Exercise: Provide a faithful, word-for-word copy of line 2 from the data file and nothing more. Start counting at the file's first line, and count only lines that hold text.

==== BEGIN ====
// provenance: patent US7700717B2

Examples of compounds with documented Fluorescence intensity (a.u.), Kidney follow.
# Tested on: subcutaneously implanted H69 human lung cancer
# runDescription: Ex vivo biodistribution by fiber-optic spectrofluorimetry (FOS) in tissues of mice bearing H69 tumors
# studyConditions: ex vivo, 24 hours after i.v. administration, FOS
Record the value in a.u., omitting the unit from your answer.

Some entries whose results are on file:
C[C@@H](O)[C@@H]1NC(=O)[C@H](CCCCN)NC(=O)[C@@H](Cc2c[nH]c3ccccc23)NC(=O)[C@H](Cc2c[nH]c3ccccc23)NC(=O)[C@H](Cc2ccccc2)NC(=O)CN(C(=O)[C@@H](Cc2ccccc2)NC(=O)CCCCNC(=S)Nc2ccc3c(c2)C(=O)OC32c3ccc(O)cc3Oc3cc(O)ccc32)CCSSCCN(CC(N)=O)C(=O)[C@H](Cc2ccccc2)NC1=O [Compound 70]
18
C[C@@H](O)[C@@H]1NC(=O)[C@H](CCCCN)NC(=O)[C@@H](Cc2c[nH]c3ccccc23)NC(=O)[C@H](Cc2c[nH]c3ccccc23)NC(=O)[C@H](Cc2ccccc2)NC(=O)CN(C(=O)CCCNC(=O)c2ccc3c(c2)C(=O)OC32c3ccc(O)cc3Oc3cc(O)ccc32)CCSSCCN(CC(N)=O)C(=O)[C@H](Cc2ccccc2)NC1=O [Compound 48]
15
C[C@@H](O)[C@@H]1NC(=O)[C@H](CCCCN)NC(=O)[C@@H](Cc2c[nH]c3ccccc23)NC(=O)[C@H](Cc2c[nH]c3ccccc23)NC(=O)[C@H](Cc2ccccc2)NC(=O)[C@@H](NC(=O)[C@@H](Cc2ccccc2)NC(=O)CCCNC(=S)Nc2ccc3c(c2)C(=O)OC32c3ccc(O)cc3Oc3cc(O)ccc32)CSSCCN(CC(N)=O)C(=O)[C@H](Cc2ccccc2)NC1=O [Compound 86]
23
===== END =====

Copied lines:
Examples of compounds with documented Fluorescence intensity (a.u.), Kidney follow.